1. Look at it as an opportunity.
“The essay is a very important part of the holistic review process,” DeCario says. “If your profile is a little uneven, like you’re successful outside the classroom but your grades aren’t quite there, or you’re the valedictorian but you’re not a good test taker, the essay can push you from a maybe to a yes. Just show us you’ll bring something unique to campus.”
RELATED: 8 Do’s and Don’ts of College Admissions Essays
2. Be confident in your writing.
Adams has noticed that many students she works with aren’t confident in their writing abilities. “If you write without confidence, you’re not convincing yourself or your reader, so find your own writing voice and trust yourself,” she advises.
3. Show, don’t tell.
“Include something I won’t get from your transcript,” DeCario suggests. “I know what you’re interested in studying and where you live from your application. Use the essay to give me insight into your personality by providing anecdotes that give me something new.”
4. Don’t go over the word limit.
It may seem obvious, but much of high school writing is based on a minimum number of pages or words, while the admissions essay has a maximum (500 words). “It forces you to be succinct, so write efficiently,” Adams says.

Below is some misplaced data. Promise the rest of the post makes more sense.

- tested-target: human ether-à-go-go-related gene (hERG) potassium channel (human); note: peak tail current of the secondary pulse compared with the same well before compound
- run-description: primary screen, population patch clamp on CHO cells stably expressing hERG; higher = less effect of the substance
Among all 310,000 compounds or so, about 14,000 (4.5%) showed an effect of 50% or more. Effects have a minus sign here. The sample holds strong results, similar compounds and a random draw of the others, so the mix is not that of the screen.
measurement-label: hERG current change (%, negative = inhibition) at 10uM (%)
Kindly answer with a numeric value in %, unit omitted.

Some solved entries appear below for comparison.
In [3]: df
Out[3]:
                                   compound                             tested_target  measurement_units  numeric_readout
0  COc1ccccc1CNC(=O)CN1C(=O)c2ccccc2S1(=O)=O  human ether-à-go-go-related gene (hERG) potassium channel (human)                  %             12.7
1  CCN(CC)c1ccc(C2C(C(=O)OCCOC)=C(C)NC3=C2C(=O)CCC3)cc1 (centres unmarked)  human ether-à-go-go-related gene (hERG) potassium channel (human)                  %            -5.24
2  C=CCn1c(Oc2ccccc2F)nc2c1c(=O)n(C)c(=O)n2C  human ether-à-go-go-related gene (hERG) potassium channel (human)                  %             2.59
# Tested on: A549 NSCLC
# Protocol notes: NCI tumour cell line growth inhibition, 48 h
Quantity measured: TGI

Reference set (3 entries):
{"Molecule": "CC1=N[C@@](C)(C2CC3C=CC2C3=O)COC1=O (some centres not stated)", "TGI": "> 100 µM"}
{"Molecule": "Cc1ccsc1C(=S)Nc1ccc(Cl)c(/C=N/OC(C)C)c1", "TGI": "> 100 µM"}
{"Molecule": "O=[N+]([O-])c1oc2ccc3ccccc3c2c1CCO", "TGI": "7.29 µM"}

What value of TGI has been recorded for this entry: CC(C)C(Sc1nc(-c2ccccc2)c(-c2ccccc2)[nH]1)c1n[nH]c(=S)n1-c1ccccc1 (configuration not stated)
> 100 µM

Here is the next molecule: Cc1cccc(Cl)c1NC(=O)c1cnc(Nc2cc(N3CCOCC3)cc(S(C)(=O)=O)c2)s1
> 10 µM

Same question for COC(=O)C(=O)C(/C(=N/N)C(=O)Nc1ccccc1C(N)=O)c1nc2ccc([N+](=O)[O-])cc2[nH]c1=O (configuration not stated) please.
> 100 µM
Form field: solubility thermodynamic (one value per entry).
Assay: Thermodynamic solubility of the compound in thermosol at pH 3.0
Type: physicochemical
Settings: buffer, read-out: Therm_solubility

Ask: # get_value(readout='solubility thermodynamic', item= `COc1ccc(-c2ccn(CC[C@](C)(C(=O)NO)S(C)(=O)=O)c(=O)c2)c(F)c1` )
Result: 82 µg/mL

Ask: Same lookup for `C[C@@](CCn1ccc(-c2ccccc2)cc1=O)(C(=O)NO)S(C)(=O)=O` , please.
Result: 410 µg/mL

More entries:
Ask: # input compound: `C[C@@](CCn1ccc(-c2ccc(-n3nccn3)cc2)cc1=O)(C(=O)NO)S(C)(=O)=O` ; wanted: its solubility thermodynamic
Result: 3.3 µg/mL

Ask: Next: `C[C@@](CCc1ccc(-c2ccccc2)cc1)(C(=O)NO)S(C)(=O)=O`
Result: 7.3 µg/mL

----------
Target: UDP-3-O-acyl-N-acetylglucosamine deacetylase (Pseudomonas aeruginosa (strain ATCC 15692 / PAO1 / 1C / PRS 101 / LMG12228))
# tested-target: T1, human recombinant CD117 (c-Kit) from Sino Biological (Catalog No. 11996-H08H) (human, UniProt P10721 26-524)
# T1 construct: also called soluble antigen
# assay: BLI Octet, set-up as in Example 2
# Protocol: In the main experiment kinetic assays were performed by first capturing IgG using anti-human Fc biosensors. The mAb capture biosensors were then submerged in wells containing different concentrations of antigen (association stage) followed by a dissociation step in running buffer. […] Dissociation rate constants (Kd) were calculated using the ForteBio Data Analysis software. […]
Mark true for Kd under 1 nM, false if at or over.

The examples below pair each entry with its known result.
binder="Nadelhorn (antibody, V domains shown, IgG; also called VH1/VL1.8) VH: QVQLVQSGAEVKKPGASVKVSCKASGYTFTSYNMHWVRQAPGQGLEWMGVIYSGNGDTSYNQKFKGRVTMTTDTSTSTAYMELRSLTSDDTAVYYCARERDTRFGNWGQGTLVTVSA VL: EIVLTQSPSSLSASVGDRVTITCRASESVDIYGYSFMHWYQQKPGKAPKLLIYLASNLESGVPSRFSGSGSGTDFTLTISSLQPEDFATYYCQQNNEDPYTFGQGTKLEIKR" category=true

5. Proofread three ways.
DeCario recommends that you “proofread. Have someone else proofread. Then read it out loud to yourself. When you proofread, you should check for grammar and sentence structure. When someone else proofreads they will be looking for clarity in the essay. When you read it out loud, you’ll catch errors or even entire missing words like ‘a’ or ‘and’ that you didn’t catch when you read it in your head.”
6. If you make a claim, back it up.
Eyes on the prize
This is an easy way to show what you’ve learned from writing in high school. “The biggest problem I come across in my classes is students making statements without backing them up with evidence,” Adams says.
This may or may not apply to your essay, but if you do make claims that you can’t prove without an outside source, make sure you include evidence.
7. Explain why.
“I focus a lot on the question, ‘so what?’ in my classes,” Adams explains. “Why does it matter, why is it important? You have to look at a subject, even if you are the subject, critically to be able to answer that question, but it’s the question that readers care about most.”
8. Have a conclusion.
Make sure to wrap up your points in a way that’s true to the rest of the essay. “So many essays start off well, the second and third paragraphs are solid, and then they just end,” DeCario says. “You need to explain why you told me all the things you wrote about earlier in the essay. Relate it to yourself and the essay question.”
9. Answer the question…
“Let’s say you’re asked to describe yourself in one word: then describe yourself in one word. Don’t describe yourself in two words and don’t say you can’t describe yourself in one word because there’s a word for that – undefined – and because that’s what we asked you to do. It also relates to college preparedness. If a professor asks you to describe yourself in one word and you describe yourself in two, then you’ve failed.”
10. … The whole question
If an essay question is two parts, “keep the entire question in mind,” DeCario recommends. Make sure that you’re providing a thorough answer to the prompt.